Pope Francis called on world leaders Thursday to show more courage in negotiations to seal a global pact on climate change at a summit in Paris this year.
“Let’s hope that governments will be more courageous in Paris than they were in Lima,” the pope told reporters on his plane en route to the Philippines from Sri Lanka.
The outspoken pontiff, nicknamed the “green pope” because of his commitment to environmental concerns, lamented how “man has gone too far” in abusing nature.
Climate negotiators adopted a format for national pledges to cut Earth-warming greenhouse gases after marathon sessions at a United Nations summit in Lima, Peru, in December last year.
The bitter Lima debates overran for 32 hours as rich and poor nations sparred over sharing out responsiblity for cutting greenhouse gasses.
However the Lima agreement set the stage for what is hoped to be the world’s most ambitious environmental deal at the next annual UN climate talks, in Paris at the end of the year.
Due to take effect in 2020, the pact would bind all the world’s nations into a single arena for curbing the greenhouse gas emissions that are blamed for global warming.
It aims to limit global warming to no more than two degrees Celsius (3.6 degrees Fahrenheit) over pre-industrial levels, averting what could be potentially catastrophic damage to Earth’s climate system by the turn of the century.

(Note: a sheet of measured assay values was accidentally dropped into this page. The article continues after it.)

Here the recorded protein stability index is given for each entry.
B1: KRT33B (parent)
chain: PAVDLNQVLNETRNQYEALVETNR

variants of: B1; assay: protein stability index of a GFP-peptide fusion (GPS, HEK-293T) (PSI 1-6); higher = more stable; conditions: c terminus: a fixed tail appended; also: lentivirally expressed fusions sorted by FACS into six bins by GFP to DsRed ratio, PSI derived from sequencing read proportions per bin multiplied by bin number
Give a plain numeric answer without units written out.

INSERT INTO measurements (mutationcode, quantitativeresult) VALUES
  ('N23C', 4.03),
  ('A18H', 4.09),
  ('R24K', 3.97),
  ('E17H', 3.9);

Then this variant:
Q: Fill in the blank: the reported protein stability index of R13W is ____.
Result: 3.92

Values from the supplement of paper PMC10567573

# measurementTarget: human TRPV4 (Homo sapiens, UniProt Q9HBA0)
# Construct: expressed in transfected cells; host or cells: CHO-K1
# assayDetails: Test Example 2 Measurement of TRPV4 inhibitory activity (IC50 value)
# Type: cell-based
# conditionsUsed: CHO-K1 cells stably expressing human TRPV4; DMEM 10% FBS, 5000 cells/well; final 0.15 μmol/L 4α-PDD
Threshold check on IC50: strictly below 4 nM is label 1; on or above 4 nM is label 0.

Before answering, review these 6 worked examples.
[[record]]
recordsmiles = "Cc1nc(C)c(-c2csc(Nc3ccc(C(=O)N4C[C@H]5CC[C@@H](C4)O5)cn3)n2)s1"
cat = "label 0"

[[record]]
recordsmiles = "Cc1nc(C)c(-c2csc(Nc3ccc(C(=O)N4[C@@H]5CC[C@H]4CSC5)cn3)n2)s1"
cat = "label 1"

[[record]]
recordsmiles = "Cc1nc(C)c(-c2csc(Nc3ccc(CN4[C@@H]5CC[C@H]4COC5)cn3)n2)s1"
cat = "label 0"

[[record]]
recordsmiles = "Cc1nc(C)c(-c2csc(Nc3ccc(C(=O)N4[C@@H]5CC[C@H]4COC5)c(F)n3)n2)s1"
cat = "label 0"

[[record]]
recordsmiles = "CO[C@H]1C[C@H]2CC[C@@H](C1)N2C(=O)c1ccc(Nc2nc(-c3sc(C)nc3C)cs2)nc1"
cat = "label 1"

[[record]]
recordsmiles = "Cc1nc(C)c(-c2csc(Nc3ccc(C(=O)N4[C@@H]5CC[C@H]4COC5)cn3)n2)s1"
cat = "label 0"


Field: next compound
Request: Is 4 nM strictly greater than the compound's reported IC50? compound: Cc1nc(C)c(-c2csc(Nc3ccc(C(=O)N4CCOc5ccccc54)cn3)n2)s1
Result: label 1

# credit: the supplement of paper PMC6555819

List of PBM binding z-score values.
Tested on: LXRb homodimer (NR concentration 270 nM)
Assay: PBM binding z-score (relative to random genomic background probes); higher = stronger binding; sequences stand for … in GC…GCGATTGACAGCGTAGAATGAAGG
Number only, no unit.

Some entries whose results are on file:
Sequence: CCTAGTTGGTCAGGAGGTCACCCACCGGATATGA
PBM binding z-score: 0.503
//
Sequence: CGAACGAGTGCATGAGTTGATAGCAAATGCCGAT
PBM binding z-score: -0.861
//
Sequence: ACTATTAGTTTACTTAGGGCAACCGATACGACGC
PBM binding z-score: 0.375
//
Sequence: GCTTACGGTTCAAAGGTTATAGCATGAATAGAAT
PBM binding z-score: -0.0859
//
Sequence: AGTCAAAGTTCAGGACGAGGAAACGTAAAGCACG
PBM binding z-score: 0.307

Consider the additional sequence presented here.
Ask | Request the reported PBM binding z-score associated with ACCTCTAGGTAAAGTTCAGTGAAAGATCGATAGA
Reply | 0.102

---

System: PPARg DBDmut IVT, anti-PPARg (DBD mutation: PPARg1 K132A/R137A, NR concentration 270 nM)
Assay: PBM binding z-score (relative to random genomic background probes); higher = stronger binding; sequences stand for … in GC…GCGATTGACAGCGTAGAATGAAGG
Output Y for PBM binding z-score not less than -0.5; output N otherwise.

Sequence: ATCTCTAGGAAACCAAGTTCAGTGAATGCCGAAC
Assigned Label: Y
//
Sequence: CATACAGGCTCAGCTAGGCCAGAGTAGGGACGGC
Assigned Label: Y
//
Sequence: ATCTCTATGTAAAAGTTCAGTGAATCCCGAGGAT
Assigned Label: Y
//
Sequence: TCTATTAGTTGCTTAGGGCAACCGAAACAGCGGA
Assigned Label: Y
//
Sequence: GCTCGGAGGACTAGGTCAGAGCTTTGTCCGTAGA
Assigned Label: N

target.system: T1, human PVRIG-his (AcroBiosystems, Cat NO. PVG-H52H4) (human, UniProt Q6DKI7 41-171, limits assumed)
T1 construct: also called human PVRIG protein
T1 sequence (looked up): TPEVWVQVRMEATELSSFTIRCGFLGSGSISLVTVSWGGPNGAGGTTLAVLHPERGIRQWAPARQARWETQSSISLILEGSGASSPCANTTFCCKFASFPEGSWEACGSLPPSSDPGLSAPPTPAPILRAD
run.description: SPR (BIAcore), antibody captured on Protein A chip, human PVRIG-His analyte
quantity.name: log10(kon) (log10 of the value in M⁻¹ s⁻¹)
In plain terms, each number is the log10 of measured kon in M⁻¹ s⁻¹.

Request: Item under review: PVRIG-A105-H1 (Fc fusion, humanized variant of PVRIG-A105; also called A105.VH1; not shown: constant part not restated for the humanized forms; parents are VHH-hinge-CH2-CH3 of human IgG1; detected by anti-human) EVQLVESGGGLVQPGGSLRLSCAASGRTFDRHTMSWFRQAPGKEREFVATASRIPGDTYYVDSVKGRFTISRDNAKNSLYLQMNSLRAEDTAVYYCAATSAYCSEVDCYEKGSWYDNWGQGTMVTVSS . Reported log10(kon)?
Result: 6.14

The pope said he planned to issue an encyclical, or letter to all bishops around the world, on the environment in June or July, in an effort to help the Paris talks succeed.
He said he had also held discussions on the issue with leaders of other faiths and religions, but he did not expect a joint statement with them ahead of the Paris summit.
While in the Philippines, the pope will put the spotlight on the devastating effects of climate change with visit to areas devastated by Super Typhoon Haiyan in NOvember, 2013.
More than 7,350 people were left dead or missing as Haiyan, carrying the strongest winds ever recorded on land and generating tsunami-like storm surges, laid to waste entire towns.
On Saturday, he is scheduled to deliver a mass to tens of thousands of people in Tacloban, one of the cities worst hit by Haiyan, and have a private lunch with 30 typhoon survivors.